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    Need help navigating? stever@edmunds.com - or send a private message by clicking on my name.

  • edward53edward53 Posts: 109
    or they could buy a few BMW 5 series and see why they are superior to anything in the Lincoln line up.
  • berriberri Posts: 4,159
    Time to get a new dealer nv. If the mgr was truly a friend, he'd treat you better. Probably pay less at a Ford dealer, but once its out of warranty its usually time for an independent shop.
  • akirbyakirby Posts: 7,678
    The new team at Lincoln consists of over a hundred employees who have experience with many other luxury makes including Audi, Lexus, Mercedes, Jaguar, etc. Farley and many others came from Lexus. Ford knows what it needs to do - getting the dealers to do it is the hard part because they are still independent businesses protected by state automotive franchise laws.

    As for BMW - Lincoln would be stupid to try and build a better BMW right now. Even if you succeed from a mechanical standpoint you're not going to convert many BMW owners. Cadillac tried that with the CTS and the new ATS and so far all it got them was bankruptcy.
  • steverstever YooperlandPosts: 40,219
    edited August 2012
    Have to agree. There's an Edmunds employee back in Santa Monica who recently had to buy a new car after a tree jumped in front of his old one. Went to a no-haggle Scion dealer, no trade, pre-approval in hand and the idiots kept dragging the deal out for four hours, dinking around.

    I'd expect my new luxury car to be delivered to my door by the conciergerie at my convenience.

    For a Scion, the jeans wearing lot guy can have the honors. ;)

    Doesn't some make pick your car up for service too (Equus?).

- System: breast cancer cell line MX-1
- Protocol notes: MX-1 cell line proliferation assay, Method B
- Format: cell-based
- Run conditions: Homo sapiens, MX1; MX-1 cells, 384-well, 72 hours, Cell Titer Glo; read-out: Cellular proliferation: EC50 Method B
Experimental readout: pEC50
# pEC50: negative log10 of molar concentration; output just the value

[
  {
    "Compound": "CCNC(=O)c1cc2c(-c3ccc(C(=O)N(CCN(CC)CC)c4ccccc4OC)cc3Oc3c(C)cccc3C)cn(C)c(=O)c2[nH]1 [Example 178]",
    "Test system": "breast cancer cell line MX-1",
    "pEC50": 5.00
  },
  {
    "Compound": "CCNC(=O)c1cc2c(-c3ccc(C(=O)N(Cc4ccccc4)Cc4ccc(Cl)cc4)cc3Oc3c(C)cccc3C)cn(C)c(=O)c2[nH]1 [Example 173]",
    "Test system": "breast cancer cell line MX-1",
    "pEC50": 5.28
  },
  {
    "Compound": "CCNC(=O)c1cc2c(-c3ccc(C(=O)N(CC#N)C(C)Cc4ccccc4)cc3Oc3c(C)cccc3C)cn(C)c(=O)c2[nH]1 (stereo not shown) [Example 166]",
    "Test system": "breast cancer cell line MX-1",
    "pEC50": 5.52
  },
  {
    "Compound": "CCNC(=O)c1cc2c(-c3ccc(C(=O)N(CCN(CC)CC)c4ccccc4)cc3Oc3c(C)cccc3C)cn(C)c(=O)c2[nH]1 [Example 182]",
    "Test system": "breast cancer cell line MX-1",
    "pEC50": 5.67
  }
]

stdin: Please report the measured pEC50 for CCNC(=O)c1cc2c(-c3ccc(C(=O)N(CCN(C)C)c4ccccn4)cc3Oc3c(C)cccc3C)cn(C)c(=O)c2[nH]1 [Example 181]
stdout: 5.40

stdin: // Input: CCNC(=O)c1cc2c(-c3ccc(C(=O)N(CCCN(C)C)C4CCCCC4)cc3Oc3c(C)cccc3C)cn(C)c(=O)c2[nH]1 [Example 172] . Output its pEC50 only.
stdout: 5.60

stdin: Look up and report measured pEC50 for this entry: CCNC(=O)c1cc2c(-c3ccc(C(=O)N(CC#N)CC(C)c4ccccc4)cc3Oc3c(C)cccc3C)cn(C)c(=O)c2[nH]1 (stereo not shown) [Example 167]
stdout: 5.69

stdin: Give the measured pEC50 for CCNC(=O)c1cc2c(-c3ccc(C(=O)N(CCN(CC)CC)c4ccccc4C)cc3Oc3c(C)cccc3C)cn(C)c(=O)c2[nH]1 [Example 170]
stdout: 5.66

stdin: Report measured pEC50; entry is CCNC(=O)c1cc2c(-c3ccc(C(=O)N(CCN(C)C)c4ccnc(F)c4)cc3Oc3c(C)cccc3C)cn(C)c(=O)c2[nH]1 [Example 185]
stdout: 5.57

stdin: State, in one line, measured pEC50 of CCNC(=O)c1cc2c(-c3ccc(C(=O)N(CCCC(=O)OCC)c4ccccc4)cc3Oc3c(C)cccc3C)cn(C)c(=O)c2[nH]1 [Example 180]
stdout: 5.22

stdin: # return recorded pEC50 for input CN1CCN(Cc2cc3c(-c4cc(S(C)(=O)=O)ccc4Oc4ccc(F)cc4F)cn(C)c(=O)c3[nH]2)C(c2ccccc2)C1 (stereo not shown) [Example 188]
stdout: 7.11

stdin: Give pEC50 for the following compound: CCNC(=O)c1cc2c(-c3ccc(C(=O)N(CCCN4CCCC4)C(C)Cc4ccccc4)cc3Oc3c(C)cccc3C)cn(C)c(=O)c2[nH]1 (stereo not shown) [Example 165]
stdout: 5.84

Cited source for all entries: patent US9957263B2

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  • gregg_vwgregg_vw Posts: 2,415
    edited August 2012
    Allen said: Cadillac tried that with the CTS and the new ATS and so far all it got them was bankruptcy.

    We all know you hate GM and treat it like a rival football team, rather than a rival company that has had its ups and downs like Ford. GM did go bankrupt. However, since then, there have been many quarters of profits, just as with Ford and Chrysler. So, your "so far" comment is inaccurate spin.

    ATS was just introduced and is not yet reflected in any sales. Compact luxury sedans are a hot spot in the market (BMW 3, Mercedes C, Audi A4, Lexus IS) and the ATS is poised to do ok for a brand new entry. Lincol n still doesn't have a firm plan to even enter this segment.

    The CTS was an unreliable car out of the gate, but sales of the first and second generation sustained Cadillac, while it got other models to market. The third generation will be out shortly, and improvements will continue.

    If you keep saying that Lincoln needs time to show what it can do, why do you not give the same leeway to other brands? Besides, even if Cadillac does not deserve the same consideration that you always ask everyone to give Lincoln, sales speak. July 2012 had no ATS sales due to unavailability, and the XTS is only a month old in the market. Nonetheless, it was Cadillac 13,417, Lincoln 6,975.

    Both brands obviously have rebuilding to do. In 1998, Lincoln was the best-selling luxury brand. It has been downhill ever since, no matter what they have tried or not tried. New investment in the brand is being made, but the changes are coming slow. The MKS, which has never lived up to expectations (and why should it have?...just look at the dowdy thing) will not be completely revamped until the 2016 model year. By then Cadillac will have also added its rear drive flagship to its fleet.

    Here's another reason to temper your Cadillac bashing. Lincoln hired Max Wolff away from Cadillac where he was in charge of the exterior design of the XTS. He has now overseen the redesign of the 2013 MKZ. So, we are supposed to disparage his talent when he is with GM and laud it when he comes over to Ford?
  • lemkolemko Posts: 15,155
    Lincoln needs to find Elwood Engel. Now THAT guy could design a Lincoln!

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  • gregg_vwgregg_vw Posts: 2,415
    edited August 2012